Seratones: The Best of What's Next

Making a Dollar Out of Fifty Cents

Music Features Seratones
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Seratones: The Best of What's Next

It’s extremely hard to follow along when the four Shreveport, Louisiana natives in rising band Seratones tell a story. It’s not because there isn’t a plot, or because they’re boring or talking too fast or they’re telling things out of order. Rather, it seems like every story leads to a different story and reminds them of this one time or this place or the show they played. All of a sudden, you’re knee-deep in a simple question about the band’s background, and you’ve already heard 10 plots, involving everything from DIY punk shows to teen jazz aficionados to a band named Sunday Mass Murder.

“It is a righteous band name,” laughs lead singer AJ Haynes. She’s recounting bass player Adam Davis’ stint fronting a very different kind of band—a common feat among Seratones, who have played together in different combinations for about a decade. “You used to scare the shit out of me when I was 18.”

Haynes’ path to fronting the blues-informed, rock-centric, gospel-tinged amalgamation that’s winning hearts as Seratones right now has its own share of pit stops. She found her voice thanks to a congregation at a rural Baptist church, following the lead of her choir director.

“From there, I really fell in love with a lot of jazz singers,” says Haynes. “In high school, I listened to just a bunch of jazz music and then [the rest of the band] introduced me to punk music. They go together like peanut butter and jelly, you know? Punk and jazz.”

When Haynes says that last part, everybody laughs, but no one says she’s wrong; The band have built their creative confidence out of seemingly odd pairings. Davis and Haynes cite their work at the McNeill Pumping Station, an old waterworks museum in Shreveport where they arranged a community art installation, as just one of countless off-the-wall endeavors that led them to where they are. For that, they invited musicians and artists to use the museum itself as the instrument, setting up microphones in aquariums or banging on pipes to create reverberation.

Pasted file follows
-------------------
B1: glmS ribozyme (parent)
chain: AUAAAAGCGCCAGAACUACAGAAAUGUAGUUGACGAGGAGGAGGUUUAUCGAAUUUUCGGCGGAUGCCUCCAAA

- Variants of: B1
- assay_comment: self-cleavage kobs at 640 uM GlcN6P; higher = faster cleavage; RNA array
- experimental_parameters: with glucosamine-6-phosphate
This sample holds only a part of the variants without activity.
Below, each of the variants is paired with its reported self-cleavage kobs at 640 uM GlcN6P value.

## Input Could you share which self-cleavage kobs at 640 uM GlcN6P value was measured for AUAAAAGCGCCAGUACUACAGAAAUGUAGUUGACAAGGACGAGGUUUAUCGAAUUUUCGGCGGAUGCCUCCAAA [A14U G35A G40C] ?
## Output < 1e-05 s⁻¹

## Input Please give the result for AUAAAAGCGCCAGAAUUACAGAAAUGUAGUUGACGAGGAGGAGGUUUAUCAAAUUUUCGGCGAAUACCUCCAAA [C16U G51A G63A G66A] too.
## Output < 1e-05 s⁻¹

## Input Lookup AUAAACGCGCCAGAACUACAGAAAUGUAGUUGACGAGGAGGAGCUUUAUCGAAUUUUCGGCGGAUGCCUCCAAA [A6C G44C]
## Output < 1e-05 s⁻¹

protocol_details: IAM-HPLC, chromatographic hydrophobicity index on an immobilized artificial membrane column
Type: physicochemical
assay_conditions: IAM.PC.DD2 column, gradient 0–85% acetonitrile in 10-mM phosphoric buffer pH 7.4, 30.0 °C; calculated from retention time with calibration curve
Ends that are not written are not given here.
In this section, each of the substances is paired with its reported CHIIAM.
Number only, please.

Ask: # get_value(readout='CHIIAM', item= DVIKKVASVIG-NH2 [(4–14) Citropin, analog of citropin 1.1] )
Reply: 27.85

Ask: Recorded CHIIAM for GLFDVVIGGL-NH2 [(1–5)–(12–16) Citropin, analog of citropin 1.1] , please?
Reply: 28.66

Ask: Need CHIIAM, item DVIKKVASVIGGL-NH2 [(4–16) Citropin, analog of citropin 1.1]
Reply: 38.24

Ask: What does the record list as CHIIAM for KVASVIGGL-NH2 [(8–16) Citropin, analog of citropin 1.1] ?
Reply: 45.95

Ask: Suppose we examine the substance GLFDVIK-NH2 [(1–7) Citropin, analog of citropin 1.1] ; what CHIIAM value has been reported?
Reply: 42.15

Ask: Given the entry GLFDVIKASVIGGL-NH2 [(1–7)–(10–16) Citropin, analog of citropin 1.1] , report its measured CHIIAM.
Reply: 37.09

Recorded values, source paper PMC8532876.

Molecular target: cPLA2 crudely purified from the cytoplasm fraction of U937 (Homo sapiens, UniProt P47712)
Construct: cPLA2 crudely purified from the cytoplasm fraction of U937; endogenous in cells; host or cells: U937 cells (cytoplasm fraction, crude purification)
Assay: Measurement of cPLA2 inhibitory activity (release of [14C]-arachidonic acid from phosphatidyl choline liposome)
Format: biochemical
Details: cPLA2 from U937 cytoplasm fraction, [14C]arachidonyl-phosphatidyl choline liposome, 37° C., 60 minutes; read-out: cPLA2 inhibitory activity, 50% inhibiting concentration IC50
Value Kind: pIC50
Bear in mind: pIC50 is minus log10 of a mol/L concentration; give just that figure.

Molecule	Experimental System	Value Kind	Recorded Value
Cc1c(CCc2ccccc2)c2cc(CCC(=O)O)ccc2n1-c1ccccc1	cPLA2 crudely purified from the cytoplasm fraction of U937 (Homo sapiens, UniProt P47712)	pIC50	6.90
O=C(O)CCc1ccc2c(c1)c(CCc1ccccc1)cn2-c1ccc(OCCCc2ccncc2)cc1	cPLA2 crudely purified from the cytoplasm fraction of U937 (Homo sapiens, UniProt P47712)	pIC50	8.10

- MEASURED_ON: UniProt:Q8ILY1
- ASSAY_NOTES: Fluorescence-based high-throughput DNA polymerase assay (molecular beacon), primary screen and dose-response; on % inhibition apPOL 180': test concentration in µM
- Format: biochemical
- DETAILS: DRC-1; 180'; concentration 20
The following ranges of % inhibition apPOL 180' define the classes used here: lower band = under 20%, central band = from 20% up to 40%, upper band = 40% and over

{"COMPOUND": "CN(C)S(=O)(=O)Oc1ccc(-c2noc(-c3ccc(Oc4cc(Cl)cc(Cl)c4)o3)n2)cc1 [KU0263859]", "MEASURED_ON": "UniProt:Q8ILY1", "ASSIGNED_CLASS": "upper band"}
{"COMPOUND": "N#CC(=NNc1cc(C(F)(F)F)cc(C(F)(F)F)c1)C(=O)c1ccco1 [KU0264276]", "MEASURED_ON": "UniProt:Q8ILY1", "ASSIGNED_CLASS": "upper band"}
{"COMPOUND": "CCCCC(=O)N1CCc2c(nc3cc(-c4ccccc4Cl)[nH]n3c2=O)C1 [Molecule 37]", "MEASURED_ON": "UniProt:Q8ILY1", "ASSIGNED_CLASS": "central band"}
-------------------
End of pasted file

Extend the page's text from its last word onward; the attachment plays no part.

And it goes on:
“There’s not really a sound. There’s more like an attitude from Shreveport. You can’t quite put your finger on it. But because there’s not an infrastructure for like, the music industry, we have to do things ourselves,” she says. “The artistic community is very very close knit, and everyone supports each other. We’re just all trying to make a lot with what we have, trying to make a lot out of a little, trying to make a dollar out of fifty cents.”

You hear evidence of that close-knit community constantly, from the almost homesick way Haynes and her bandmates refer to the chaos of their practice space, a room in the Shreveport location of Tipitina’s Music Foundation, or in the familial mention of Shreveport talent from Cloud Breather to Brittany Maddox.

“All of our inspiration comes from Shreveport and the weird, eclectic group of artists that we all know,” says Davis. Their record was born from that community: Seratones’ current lineup came together to support Haynes in the Louisiana Music and Film Prize, a contest she entered as a solo artist but grabbed a band to make it fun. The group won studio time at Shreveport’s own Blade Studios, and the record had found its beginnings.

“Songwriting is an exercise in exploration and creativity and discipline,” says Haynes. “With performing, you’re in the moment. With recording, you’re trying to capture a moment.”

The songwriting process for Seratones is wholly collaborative—they start with an idea and just let it loose.

“We don’t bring songs to practice; I don’t think we ever have,” says Davis. “We get together, and we write. Someone starts the riff or the melody line.”

“An idea, a color,” breaks in Haynes.

“A mood,” adds Davis. “That’s what I like a lot about the record, listening to it, is that it has a lot of different moods. I can, by listening to it, look back on the last year, and it’s kind of like a documentation of where we were at.”

Get Gone is indeed a good jumping off point for new fans getting to know the band, and although many of its tracks are made up of live takes, it’s no substitute for their sharp, exciting live show. But that’s fine by Haynes.

“With performing, your crowd is your mirror. With recording, you have to look yourself in the mirror, and that can be a very trying but also a very rewarding process,” says Haynes. “You’re having to commit to a moment that is going to represent your art. Of course that’s difficult. Options are endless. Sometimes your biggest enemy is choice—having options.”

Whether they’re making sounds from buildings, venues from scratch or records from the wreckage of bands past, Seratones have certainly made the most of the options they did have. They may just be hitting the national music scene, but Seratones are already on their way to making a whole lot more than a dollar out of fifty cents—and Southern music as a whole will be richer for it.